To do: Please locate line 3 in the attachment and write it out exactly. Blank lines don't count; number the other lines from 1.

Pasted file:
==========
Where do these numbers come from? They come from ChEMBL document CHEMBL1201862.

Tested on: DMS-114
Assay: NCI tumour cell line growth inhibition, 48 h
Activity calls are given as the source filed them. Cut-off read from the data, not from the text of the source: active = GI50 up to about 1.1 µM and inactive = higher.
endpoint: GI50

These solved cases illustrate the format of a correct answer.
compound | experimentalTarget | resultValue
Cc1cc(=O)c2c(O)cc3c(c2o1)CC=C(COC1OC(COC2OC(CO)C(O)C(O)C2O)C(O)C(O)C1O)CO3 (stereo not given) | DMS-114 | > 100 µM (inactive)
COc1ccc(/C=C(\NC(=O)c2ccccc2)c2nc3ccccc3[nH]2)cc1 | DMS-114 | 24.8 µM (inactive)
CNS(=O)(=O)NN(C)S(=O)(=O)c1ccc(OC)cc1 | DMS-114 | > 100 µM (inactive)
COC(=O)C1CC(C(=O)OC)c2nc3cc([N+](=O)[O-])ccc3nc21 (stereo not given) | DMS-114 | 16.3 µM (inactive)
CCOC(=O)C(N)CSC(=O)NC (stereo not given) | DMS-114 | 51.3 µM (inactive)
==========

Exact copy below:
Assay: NCI tumour cell line growth inhibition, 48 h